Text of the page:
Korn Shell Notes

1 Useful Cmds

wc - display a count of lines, words and characters in a file.
    It can be used to count the numbers together with other commands, such as ls, who and so on.

cut - cut out selected fields of each line of a file.
    The name of each unique user that is logged on is displayed using this command:
        $ who | cut —f1 —d' ' | sort —u



print is a Korn shell specialized command which is similar to echo.

nl - line numbering filter.

2 Conditional Execution

You can implement a simple if command by using the && and || operators together like this:
            command1 && command2 || command3
If command1 returns true, then command2 is executed, which causes
command3 to not be executed. If command1 does not return true, then
command2 is not executed, which causes command3 to be executed.

3 Grouping Commands

Commands enclosed in {} are executed in current shell. If

        $ echo "This is file temp:" ; cat temp | nl
        This is file temp:
        1 The rain in Spain
        2 falls mainly on the plain
then by using {}s, the output will be:
        $ { echo "This is file temp:"; cat temp ; } | nl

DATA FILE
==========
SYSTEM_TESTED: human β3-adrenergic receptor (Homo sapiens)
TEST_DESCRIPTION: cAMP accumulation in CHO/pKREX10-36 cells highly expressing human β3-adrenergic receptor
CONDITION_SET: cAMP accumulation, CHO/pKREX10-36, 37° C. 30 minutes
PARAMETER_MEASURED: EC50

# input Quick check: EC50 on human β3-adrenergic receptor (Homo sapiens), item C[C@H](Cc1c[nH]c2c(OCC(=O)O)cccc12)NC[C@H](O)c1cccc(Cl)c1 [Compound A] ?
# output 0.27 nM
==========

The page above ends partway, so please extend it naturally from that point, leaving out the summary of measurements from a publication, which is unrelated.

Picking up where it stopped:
1 This is file temp:
        2 The rain in Spain
        3 falls mainly on the plain
There must be whitespace after the opening {, and commands within the {}'s must be terminated with a semi-colon.

enclosed in () are executed in a subshell. Subshells are generated
whenever you enclose commands in ()'s, perform command substitution,
for background processes, and for coprocesses.A subshell is a separate
copy of the parent shell, so variables, functions, and aliases from the
parent shell are available to the subshell. However, subshells cannot
change the value of parent shell variables, functions, or aliases.

4 Redirecting Standard Output

By using the > symbol, the standard output of a command can be redirected to a file, instead of your terminal.

You can also use the > command to create an empty file:
    $ > tmp
    $ ls —s tmp
    0 tmp
This is equivalent to touch tmp.

Standard output can be appended to a file by using the >> redirect operator.

Standard output is closed with the >&- redirect operator:
    $ echo "This is going nowhere" >&-